Fish-eye aerial view of Hardy Reef, Great Barrier Reef © Viewfinder Australia Photo Library

Fish-eye aerial view of Hardy Reef, Great Barrier Reef © Viewfinder Australia Photo Library

Queensland’s new Ports Bill a major win for the Great Barrier Reef

04 Nov 2015

Keywords
  • coal
  • marine pollution
  • climate change
  • great barrier reef
  • queensland

Cairns - The Australian Marine Conservation Society and WWF-Australia welcome the announcement that new laws to restrict sea-dumping and port expansion in the Reef World Heritage Area will be voted on in Queensland Parliament next week.
 
Amendments to the Sustainable Ports Development Bill 2015 were unveiled today in Cairns by the Queensland Government. 
 
“We now call on all members of Parliament to support these laws to provide important new safeguards for the Great Barrier Reef,” WWF-Australia Reef Campaigner Louise Matthiesson said.
 
The amendment announced in Cairns would allow a limited volume of capital dredging for maritime industry activities in the inner harbour of the Port of Cairns.
 
“The Government is sticking to the promise they made to the World Heritage Committee – to not allow more than four priority industrial ports along the Reef coast,” Ms Matthiesson said.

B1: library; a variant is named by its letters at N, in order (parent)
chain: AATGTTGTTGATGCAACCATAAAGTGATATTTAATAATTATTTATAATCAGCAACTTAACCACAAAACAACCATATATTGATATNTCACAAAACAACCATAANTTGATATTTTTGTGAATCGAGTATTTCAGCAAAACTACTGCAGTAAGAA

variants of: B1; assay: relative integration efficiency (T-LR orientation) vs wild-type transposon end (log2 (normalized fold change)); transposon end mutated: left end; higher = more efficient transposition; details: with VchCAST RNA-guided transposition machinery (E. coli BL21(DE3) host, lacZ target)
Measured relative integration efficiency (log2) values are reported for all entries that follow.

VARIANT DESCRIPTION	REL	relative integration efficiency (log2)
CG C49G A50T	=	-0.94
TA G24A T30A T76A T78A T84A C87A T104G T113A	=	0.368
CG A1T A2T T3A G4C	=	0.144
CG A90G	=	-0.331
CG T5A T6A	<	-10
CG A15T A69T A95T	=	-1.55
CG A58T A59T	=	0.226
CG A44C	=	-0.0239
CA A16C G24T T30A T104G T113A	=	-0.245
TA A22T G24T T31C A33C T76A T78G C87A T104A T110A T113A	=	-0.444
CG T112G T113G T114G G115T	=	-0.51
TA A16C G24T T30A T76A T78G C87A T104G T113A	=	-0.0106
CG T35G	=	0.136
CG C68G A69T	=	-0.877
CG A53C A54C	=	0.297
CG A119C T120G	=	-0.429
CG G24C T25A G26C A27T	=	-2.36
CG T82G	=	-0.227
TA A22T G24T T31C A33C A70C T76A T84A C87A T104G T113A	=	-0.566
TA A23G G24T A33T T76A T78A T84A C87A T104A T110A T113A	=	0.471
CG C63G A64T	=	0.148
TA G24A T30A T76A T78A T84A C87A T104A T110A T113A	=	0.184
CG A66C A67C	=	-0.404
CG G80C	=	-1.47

“Any future capital dredging proposals for Trinity Inlet must undergo a thorough environmental assessment, to make sure any impacts on the marine environment are kept to a minimum. 
 
“Overall, these laws are a major step forward in protecting the Reef from rampant industrial development, dredging and dumping,” Ms Matthiesson said.
 
AMCS Reef campaign director Imogen Zethoven congratulated the Queensland Government for acting on its promise to ban sea-dumping of capital dredge spoil in state waters inside the Reef World Heritage Area, and called for a redoubling of efforts to keep all the remaining promises they made to UNESCO.
 
“There are other promises that still remain to be implemented, such as a ban on the highly risky practice of barge-to-ship coal loading, known as trans-shipping, and controls on dredging for major marina or tourism developments,” Ms Zethoven said.
 
“We urge all Members of Parliament to support the Sustainable Port Development Bill in Parliament next week, since the laws are a key plank in the Reef 2050 Plan which was signed by both the State and Federal Governments.”
 
WWF-Australia Media Contact:
Daniel Rockett

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